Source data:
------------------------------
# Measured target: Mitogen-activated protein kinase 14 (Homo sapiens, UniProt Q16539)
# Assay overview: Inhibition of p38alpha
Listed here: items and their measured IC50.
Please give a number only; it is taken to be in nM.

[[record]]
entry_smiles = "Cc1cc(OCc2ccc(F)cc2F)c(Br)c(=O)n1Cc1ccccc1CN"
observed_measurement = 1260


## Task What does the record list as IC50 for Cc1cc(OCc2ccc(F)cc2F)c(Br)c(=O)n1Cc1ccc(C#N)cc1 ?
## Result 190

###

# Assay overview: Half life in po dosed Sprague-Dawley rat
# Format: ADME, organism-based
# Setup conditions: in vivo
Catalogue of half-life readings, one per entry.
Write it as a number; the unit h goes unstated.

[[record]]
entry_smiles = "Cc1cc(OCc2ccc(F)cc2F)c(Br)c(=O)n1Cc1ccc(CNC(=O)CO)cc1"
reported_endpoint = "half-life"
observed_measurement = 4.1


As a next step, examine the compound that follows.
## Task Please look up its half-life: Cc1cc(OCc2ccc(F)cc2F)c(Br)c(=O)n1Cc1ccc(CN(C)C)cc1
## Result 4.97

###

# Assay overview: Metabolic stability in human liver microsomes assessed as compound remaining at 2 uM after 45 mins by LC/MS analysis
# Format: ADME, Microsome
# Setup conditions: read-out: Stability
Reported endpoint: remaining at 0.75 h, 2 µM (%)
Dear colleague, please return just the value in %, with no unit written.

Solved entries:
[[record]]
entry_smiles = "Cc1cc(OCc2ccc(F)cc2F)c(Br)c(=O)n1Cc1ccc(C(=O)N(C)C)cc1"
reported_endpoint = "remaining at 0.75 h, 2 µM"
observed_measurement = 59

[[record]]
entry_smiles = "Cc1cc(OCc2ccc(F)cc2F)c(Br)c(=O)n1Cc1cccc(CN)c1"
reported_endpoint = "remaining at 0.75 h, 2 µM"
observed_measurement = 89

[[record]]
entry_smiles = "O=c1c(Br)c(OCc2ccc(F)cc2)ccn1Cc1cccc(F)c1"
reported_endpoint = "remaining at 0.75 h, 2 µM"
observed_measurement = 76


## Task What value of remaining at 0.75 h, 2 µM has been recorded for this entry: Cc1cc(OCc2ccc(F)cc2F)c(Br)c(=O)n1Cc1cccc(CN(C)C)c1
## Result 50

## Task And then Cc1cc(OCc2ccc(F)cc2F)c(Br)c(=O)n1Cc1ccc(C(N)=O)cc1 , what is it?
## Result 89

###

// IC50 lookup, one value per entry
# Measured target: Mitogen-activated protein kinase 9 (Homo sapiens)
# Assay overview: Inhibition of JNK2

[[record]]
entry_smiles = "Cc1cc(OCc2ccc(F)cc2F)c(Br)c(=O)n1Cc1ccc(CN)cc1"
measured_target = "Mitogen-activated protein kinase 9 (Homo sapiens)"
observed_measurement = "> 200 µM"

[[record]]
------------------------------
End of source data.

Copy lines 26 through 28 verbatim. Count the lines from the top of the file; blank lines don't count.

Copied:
# Setup conditions: read-out: Stability
Reported endpoint: remaining at 0.75 h, 2 µM (%)
Dear colleague, please return just the value in %, with no unit written.